“We were selling a dream.” 

That’s how Emeka Ajene and his co-founder Greg Costamagna described traipsing around the motorbike parks of Lomé, Togo’s capital city, in 2018, trying to convince skeptical motorcycle drivers to join their new ride-hailing service. That ride-hailing service would be the first feature of an ambitious super app called Gozem, which would rapidly expand to offer food delivery, e-commerce, and financial services.

Picking Togo — population 8 million, gross national income per capita $1,670 (2019) — wouldn’t be your obvious choice in West Africa for a consumer-facing tech startup, much less a multipurpose super app. To the west, Ghana offers a larger, fast-growing and stable economy, while one country over to the east is Nigeria, Africa’s largest economy and home to the continent’s most vibrant tech hub.

But Ajene, Costamagna, and Raphael Dana, Gozem’s third co-founder, focused on what they saw as the underserved digital markets of Francophone Africa, starting with Togo, moving next to Benin and then on to Gabon.

“There’s a certain market pull towards super apps for bottom-of-the-pyramid users, as they eliminate certain pain points that multiple, single-purpose apps present to users,” said Ajene, who had previously worked with Uber in Nigeria. Those pain points include challenges, like most consumers owning cheaper low-storage smartphones, which force the user to delete some apps in order to download others, and the overall cost of internet data. “[Super apps] bundle together frequently used services, like transport, shopping, delivery, and more into a uniquely high ‘bang for your buck’ experience to this value-conscious segment, and they also present an often underappreciated economic boost and job creation for local economies,” Ajene told Rest of World.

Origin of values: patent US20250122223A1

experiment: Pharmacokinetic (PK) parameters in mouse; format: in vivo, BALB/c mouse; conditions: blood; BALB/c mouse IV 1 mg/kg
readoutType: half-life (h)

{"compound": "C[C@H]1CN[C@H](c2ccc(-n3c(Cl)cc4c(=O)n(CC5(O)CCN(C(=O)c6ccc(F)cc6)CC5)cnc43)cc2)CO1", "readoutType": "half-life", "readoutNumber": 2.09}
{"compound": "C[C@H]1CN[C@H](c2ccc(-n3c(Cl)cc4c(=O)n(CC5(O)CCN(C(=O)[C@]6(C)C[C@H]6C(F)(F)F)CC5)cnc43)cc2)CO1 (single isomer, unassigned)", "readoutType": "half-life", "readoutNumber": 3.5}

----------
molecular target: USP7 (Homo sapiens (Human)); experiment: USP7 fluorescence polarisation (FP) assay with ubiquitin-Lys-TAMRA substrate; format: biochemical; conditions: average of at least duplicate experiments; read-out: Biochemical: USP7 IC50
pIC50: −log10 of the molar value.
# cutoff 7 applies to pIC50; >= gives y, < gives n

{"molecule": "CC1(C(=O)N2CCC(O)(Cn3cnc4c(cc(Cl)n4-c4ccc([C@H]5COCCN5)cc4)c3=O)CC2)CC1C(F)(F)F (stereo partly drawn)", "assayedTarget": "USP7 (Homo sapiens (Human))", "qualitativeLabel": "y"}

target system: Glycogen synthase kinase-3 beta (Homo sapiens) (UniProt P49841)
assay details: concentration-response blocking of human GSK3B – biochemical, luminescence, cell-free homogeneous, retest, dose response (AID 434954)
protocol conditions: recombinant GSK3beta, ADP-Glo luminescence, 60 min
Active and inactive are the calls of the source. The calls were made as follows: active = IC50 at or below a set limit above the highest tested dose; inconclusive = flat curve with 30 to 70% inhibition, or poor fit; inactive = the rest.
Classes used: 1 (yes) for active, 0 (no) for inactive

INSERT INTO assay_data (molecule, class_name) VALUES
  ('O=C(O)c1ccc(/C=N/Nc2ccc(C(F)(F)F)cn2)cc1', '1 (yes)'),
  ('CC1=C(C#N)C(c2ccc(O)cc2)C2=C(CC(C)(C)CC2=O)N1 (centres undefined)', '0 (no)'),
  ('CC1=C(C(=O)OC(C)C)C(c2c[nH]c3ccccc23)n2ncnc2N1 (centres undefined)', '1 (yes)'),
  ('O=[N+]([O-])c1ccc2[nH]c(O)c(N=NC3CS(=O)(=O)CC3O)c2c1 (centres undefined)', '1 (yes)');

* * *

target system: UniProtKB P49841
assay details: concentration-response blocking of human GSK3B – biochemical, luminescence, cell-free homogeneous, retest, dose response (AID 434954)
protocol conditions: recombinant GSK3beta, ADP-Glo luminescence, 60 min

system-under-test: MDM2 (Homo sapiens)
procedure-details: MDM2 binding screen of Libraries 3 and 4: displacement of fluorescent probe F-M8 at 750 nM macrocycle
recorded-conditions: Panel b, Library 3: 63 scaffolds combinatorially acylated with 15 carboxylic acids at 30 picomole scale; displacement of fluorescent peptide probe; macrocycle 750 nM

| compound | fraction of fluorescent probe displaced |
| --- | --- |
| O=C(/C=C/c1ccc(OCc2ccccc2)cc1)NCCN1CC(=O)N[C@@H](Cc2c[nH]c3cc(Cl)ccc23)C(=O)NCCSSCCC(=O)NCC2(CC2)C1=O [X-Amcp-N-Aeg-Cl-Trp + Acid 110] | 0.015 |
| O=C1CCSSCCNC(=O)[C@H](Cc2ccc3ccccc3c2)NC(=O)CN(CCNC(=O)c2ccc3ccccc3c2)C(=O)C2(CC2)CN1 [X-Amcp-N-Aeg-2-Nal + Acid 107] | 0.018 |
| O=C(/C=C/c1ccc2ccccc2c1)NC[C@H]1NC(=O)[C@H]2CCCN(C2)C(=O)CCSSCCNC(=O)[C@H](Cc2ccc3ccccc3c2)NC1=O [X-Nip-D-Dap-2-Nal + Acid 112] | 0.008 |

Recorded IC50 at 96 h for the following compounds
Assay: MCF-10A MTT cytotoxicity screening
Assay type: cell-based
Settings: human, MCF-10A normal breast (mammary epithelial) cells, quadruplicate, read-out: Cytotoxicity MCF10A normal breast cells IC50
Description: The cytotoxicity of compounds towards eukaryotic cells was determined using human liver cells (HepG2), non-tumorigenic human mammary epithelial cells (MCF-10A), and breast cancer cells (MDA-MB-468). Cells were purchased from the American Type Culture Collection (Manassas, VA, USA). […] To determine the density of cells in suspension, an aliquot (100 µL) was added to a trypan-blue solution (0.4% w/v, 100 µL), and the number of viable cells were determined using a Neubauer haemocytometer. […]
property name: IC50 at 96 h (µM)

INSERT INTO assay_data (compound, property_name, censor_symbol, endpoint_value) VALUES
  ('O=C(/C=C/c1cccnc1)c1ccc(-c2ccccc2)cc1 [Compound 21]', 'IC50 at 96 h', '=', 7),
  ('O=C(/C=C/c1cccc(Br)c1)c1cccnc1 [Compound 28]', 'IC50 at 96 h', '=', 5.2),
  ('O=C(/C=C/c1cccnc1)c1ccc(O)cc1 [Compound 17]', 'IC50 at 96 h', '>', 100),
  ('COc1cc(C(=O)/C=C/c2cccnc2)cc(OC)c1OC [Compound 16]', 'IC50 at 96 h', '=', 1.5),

Nearly a decade earlier, Dana and Costamagna said they had seen the success and power of super apps in Singapore and other Southeast Asian markets, with players including Grab, Gojek and Tokopedia. They believed there were very similar socioeconomic dynamics in African markets.

On the one hand, entering a market with limited competition like Togo seems to have had obvious advantages, but a lot of the early work the team did was building both the supply and the demand for their services: for instance, convincing drivers the new service offered a more steady way to earn a living. The pitch was that rather than you, as a driver,  hanging around taxi parks for half a day waiting for passengers, you could have a regular stream of passengers who could contact you. 

Gozem came into the market as smartphone sales were just beginning to tick up. But it’s one thing for an informal worker — earning the equivalent of $5 to $10 a day — to own a smartphone, it’s entirely another thing for them to pay for the data to try out unfamiliar apps. This was not an easy sell.

But here’s the thing: the desire to position Gozem’s offering as a super app is part of a broader trend in developing and emerging markets that are trying to catch up with the rest of the world. They are also inspired in part by Chinese behemoths, WeChat and Alipay, who between them serve nearly 2 billion users a month across China and parts of Southeast Asia.

Real and wannabe super apps have proliferated across the world, from El Salvador to Kenya, over the last few years, spurred on most recently by Covid-19 lockdowns that accelerated the need for more real-world digital consumer services. The challenge in many markets has been to get around digital infrastructure barriers, including expensive internet data, phones with limited storage, and low financial inclusion rates.